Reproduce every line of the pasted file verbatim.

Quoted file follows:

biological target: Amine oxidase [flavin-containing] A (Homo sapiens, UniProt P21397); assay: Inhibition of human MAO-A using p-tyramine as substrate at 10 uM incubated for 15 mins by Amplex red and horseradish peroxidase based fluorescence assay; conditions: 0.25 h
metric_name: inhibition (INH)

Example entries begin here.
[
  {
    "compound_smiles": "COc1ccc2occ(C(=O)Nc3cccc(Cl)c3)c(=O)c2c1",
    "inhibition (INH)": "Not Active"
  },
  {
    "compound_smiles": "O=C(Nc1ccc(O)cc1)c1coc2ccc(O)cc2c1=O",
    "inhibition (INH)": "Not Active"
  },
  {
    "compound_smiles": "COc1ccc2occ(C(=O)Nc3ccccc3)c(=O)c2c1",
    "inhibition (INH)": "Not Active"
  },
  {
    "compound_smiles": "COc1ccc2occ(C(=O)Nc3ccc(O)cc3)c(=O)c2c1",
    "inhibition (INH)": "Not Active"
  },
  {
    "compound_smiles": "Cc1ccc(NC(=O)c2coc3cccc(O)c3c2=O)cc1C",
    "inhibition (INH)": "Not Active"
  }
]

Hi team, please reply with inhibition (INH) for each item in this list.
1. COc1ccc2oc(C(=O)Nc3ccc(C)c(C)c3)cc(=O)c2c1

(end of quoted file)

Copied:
biological target: Amine oxidase [flavin-containing] A (Homo sapiens, UniProt P21397); assay: Inhibition of human MAO-A using p-tyramine as substrate at 10 uM incubated for 15 mins by Amplex red and horseradish peroxidase based fluorescence assay; conditions: 0.25 h
metric_name: inhibition (INH)

Example entries begin here.
[
  {
    "compound_smiles": "COc1ccc2occ(C(=O)Nc3cccc(Cl)c3)c(=O)c2c1",
    "inhibition (INH)": "Not Active"
  },
  {
    "compound_smiles": "O=C(Nc1ccc(O)cc1)c1coc2ccc(O)cc2c1=O",
    "inhibition (INH)": "Not Active"
  },
  {
    "compound_smiles": "COc1ccc2occ(C(=O)Nc3ccccc3)c(=O)c2c1",
    "inhibition (INH)": "Not Active"
  },
  {
    "compound_smiles": "COc1ccc2occ(C(=O)Nc3ccc(O)cc3)c(=O)c2c1",
    "inhibition (INH)": "Not Active"
  },
  {
    "compound_smiles": "Cc1ccc(NC(=O)c2coc3cccc(O)c3c2=O)cc1C",
    "inhibition (INH)": "Not Active"
  }
]

Hi team, please reply with inhibition (INH) for each item in this list.
1. COc1ccc2oc(C(=O)Nc3ccc(C)c(C)c3)cc(=O)c2c1